Benjamin StraumannRead PDFRead PDF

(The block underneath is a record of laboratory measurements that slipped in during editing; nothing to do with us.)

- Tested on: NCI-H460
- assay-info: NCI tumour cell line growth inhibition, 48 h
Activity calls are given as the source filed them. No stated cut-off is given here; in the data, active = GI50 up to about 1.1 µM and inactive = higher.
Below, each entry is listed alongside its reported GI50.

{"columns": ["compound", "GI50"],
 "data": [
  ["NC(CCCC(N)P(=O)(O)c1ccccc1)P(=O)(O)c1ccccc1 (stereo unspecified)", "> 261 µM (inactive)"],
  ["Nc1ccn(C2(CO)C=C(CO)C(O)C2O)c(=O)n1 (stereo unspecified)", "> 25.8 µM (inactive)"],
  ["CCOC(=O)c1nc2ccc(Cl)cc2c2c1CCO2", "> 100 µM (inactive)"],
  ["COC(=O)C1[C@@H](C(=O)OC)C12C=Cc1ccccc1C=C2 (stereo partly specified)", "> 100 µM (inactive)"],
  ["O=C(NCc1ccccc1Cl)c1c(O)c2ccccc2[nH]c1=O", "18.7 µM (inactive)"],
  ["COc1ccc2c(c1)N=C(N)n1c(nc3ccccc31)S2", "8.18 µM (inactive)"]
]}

This paper argues that Hugo Grotius (1583-1645), a major protagonist in the history of individual natural rights, developed his highly influential rights doctrine by reference to ancient Roman legal remedies and Cicero’s moral philosophy. The paper thus puts forward a fresh account of the historical background of modern thinking on rights, one that runs counter to the traditional liberal historical account, epitomized by Benjamin Constant, according to which modern liberty is distinct from ancient liberty precisely on account of the alleged lack of a concept of individual rights in classical antiquity. It is argued that Grotius, a humanist steeped in Roman law, had substantive reasons for using his Roman sources. Roman law had already developed a doctrine of the freedom of the high seas, based on the idea of the sea as having remained in a natural state. Furthermore, Roman law and Cicero’s ethics provided a fair amount of commerce driven remedies in contract law, which were part of the so-called law of peoples (ius gentium), a body of law initially created to accommodate foreign people, especially merchants, and give them standing in Roman courts. Although this paper’s focus is not on the Roman texts themselves, but on the use Grotius made of them in some of his early works, the paper does entail the claim that those texts contain a concept of subjective rights. Moreover, it is suggested that the paper’s historical account can contribute not only to a better doctrinal understanding of Grotius rights doctrine, but also to a better understanding of modern liberal doctrines of rights.